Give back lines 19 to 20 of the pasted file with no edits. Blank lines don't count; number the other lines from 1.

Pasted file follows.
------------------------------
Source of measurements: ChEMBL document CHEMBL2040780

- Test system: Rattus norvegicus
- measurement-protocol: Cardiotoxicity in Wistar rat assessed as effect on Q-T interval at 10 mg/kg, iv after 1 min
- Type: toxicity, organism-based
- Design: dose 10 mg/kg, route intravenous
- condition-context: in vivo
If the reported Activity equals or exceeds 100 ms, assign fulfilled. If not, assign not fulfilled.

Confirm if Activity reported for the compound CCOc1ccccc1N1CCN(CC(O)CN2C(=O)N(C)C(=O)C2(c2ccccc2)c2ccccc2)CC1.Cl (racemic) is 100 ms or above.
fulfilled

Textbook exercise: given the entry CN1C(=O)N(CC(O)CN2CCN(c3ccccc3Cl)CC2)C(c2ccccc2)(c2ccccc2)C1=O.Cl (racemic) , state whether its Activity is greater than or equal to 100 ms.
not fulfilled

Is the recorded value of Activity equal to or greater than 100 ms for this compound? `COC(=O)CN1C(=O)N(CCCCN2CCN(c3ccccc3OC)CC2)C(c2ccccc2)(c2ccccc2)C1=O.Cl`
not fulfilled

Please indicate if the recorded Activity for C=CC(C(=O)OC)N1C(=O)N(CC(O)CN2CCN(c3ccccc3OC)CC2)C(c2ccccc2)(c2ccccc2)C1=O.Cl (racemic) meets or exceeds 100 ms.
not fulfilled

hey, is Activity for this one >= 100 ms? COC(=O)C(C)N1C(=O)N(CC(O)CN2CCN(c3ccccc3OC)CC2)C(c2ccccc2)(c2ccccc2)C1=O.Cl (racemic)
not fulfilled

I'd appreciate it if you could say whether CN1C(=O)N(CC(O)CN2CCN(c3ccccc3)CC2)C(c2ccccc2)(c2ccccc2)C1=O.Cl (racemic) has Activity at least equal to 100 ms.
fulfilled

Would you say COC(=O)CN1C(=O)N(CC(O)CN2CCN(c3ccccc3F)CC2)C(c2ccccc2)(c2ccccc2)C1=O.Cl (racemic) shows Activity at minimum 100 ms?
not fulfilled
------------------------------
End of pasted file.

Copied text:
fulfilled

Would you say COC(=O)CN1C(=O)N(CC(O)CN2CCN(c3ccccc3F)CC2)C(c2ccccc2)(c2ccccc2)C1=O.Cl (racemic) shows Activity at minimum 100 ms?